Over the years Mal
as has amassed a multitude of information concerning the colour supported by various ships in the Second World War. Some of this information was being seen for the first time when Mal published his Convoy Naval Wargame.
This then is the opening shot in what I hope will be a long campaign of information on World War 2 ship camouflage.
The book itself is released in PDF format only and costs around AU $20.
This volume is a pictorial study of the British and Commonwealth Destroyers of World War 2; old R class to Tribal class destroyers along with vessels such as HMS Ambuscade ((one of the first destroyers of the British fleet created taking into account experience learned in World War One. Along with Ambuscade, Amazon was also built. They were built under the 1924 program, designed by the builders. The Admiralty stipulated only the fulfilment of some obligatory conditions on armament, endurance range, seaworthiness and habitability. Full freedom was allowed for the designers apart from those mandatory conditions. They were armed the same as the Modified W class ships. New destroyers should exceed them by 2-3kts, that is, new destroyers should achieve 37kts against 34-35kts of these two)) and HMS Defender. Three colour schemes are shown for Ambuscade whilst the Defender is shown in her China Station colours of white hull and yellow superstructure – very attractive too.
In fact, the book illustrates many vessels in multiple pictures, tracing the change in camouflage applied to the vessel as the war progressed. There are 144 full colour drawings in the book displaying a range of camouflage patterns. Also discussed is any change of armament, electronics etc. The pictures display both an elevation and a plan view, so finally you can work out where that pesky corticene ((WW2 Corticene was a linoleum, held down by thin brass strips. It’s colour was generally a medium brown – described as the colour of milk chocolate, although that would vary depending on exposure to the elements and manufacturing inconsistencies)) or semtex ((Semtex was a trowelled-on latex-based non-slip composite material. There were originally three manufacturers which may account for the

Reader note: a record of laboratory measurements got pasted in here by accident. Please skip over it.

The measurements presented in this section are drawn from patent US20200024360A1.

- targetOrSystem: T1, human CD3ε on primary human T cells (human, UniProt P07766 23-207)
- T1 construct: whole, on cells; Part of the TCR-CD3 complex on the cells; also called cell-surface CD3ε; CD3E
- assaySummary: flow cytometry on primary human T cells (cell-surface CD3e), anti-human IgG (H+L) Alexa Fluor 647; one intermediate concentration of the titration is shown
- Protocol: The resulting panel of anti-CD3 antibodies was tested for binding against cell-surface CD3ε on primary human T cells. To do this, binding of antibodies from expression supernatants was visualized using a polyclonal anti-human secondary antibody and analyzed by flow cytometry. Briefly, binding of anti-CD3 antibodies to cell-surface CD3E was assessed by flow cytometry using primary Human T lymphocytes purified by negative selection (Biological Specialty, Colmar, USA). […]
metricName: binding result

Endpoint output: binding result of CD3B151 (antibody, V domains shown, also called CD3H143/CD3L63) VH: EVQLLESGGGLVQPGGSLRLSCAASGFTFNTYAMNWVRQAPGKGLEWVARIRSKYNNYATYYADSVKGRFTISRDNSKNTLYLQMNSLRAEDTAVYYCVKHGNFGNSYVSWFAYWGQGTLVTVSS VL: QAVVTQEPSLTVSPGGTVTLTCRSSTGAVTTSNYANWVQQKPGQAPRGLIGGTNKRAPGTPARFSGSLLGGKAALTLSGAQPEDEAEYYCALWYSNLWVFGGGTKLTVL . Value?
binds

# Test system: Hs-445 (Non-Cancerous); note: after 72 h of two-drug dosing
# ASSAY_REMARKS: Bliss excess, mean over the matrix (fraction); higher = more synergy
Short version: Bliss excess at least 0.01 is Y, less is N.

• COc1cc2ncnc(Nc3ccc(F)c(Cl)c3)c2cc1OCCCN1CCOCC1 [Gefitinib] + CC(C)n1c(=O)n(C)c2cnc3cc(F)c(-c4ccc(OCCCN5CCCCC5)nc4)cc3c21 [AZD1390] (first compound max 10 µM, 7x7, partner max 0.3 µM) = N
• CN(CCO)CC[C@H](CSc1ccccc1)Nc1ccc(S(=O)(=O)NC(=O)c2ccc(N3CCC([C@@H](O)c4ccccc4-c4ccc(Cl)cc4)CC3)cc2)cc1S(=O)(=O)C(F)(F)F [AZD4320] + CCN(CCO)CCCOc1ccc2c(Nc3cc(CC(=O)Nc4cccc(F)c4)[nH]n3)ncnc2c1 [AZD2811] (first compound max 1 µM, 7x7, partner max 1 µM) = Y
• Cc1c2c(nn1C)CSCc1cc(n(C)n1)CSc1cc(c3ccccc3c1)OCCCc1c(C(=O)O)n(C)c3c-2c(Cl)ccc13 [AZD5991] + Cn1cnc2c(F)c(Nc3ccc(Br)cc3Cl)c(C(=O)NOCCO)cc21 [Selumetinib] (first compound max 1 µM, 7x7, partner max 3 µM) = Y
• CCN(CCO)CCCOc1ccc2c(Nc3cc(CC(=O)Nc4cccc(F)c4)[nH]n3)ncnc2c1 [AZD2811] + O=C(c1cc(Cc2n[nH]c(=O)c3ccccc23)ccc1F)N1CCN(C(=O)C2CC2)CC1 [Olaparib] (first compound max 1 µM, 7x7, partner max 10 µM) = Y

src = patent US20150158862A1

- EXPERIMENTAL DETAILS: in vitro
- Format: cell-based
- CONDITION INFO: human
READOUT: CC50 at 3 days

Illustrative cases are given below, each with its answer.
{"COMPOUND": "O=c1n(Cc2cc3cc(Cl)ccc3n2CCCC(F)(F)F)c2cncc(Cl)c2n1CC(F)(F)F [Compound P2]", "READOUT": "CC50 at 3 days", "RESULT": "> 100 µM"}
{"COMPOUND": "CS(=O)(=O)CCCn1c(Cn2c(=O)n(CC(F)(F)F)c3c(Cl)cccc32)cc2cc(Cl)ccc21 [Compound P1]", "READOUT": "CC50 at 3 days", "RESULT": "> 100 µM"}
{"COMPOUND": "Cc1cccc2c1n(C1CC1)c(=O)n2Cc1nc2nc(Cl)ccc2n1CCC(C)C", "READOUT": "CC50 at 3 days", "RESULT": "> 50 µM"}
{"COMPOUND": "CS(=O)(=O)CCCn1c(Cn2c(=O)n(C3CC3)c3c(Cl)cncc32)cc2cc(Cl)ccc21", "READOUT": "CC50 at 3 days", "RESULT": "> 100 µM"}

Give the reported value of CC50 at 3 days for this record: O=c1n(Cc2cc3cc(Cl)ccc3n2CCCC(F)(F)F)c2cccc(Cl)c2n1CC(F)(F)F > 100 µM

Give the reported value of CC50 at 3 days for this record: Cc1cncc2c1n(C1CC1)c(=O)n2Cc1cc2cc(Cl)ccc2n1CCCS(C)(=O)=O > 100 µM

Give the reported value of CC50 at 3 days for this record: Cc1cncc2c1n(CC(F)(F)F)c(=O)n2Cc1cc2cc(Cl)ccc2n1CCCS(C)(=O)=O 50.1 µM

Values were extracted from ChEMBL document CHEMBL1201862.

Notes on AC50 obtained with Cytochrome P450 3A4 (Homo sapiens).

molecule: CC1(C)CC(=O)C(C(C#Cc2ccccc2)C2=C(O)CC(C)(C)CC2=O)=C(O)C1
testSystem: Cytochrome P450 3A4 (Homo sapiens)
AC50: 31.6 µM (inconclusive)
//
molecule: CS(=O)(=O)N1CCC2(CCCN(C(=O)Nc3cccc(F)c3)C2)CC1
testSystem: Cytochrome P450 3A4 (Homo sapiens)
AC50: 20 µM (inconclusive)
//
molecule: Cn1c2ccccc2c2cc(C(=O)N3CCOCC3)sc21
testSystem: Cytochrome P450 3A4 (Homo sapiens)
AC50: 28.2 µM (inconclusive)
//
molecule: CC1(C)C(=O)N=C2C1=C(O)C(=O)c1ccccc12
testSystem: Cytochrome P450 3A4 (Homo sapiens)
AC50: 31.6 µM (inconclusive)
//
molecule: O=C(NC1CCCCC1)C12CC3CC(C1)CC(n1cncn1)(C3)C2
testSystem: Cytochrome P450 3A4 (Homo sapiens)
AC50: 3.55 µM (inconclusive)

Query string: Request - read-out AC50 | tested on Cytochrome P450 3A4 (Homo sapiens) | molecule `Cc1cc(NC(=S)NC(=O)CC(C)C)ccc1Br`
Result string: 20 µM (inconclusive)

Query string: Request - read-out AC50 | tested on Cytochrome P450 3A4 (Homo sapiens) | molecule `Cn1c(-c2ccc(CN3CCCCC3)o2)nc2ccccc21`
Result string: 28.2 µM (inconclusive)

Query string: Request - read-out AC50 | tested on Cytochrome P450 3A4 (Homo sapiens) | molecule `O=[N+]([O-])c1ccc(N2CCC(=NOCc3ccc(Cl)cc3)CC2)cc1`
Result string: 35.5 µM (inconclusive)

the varying colours reported early war. By late war a “Dunlop” green seems to have become standard)) deck goes and what colour it was.
This guide, and the ones that follow allow the wargamer to easily find details of the camouflage used by his vessels as well as get an
understandijng understanding of how the camouflage changed as he war progressed. It is also a valuable soucrce source for the modeller.
As Mal notes:
These books have been many years in the coming. I started collecting the material decades ago and they represent a lifetime’s work on the subject. Editions coming include German and other nations besides more British & Commonwealth. The guides will cover everything from Battleships and aircraft carriers right down to minor craft and auxiliaries. Many of the drawings are already done and its just a matter of adding more and then collating the books.
The book itself is organised in landscape mode as this permits 4 drawings per page comfortably and, if printed, will sit up nicely on a desk whilst painting. The format is US letter size but these days reformatting for an A4 printer is a simple, automatic matter. Indeed, a hidden bonus of the US letter size is that the document formats perfectly in my iPad.
As I mentioned, there are 144 drawings through the book spread across 25 pages. In addition, there are a further 5 pages od introductions and technical discussions. the book is rounded out with a bibliography so one can go chasing further information. A sample page is shown to the right.
Each named plan in the book is accompanied by a brief history or details of the electronics or camouflage changes. There is also a discussion usually of why a particular camouflage was used.
The book also covers the reasons for apparent non-standard schemes or variations in colours by explaining the concept of TLAR ((That Looks About Right)).
There are a couple of typos through the book as well although nothing to really detract from the overall quality of the work.
Best of all, however, is the discussion on Mountbatten Pink in relation to HMS Stronghold and HMS Thanet..
I am very much looking forward to the next one.
Where do you get it?
The book is published as a pdf document and is very reasonably priced at AU $20.00. It can be purchased using PayPal by contacting Mal via email at firstname.lastname@example.org. He will then invoice you for the publication and send you a download link for your purchase once payment is received.
In addition, if you prefer to use credit card rather than PayPal itself, Mal has organised with Phil at Spirit Games to purchase Hiding in the Open, or indeed, the whole Rising Storm offer using your credit card. Just got to the Spirit Games website and once purchased, Spirit Games will provide the downloads.